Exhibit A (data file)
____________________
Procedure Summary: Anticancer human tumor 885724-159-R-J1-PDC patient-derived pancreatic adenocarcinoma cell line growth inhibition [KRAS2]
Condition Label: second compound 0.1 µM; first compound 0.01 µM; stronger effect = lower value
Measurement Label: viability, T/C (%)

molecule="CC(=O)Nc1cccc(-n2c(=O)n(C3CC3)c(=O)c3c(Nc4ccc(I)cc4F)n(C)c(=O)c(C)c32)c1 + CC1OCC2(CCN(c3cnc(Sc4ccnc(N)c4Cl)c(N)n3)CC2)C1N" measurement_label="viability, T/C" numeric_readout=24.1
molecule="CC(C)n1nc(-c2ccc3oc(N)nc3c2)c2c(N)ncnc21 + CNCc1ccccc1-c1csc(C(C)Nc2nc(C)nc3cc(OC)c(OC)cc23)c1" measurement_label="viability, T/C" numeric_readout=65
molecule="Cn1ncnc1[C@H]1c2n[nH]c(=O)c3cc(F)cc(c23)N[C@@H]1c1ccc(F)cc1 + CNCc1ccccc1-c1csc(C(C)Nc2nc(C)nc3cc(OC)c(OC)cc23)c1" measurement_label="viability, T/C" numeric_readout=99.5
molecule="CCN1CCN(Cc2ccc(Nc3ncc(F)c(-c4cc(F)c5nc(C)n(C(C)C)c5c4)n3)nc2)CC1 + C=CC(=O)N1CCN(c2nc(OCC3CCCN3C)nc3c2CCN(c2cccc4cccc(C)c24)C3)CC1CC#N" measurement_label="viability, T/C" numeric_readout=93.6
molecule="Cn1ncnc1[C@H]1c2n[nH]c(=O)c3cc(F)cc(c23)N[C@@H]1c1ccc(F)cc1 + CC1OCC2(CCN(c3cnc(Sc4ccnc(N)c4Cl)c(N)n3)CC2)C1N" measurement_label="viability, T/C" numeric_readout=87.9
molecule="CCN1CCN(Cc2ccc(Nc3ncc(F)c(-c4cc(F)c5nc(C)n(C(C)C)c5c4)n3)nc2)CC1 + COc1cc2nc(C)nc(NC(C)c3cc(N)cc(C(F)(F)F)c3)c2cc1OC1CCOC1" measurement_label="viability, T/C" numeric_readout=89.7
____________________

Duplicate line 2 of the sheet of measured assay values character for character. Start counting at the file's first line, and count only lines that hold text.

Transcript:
Condition Label: second compound 0.1 µM; first compound 0.01 µM; stronger effect = lower value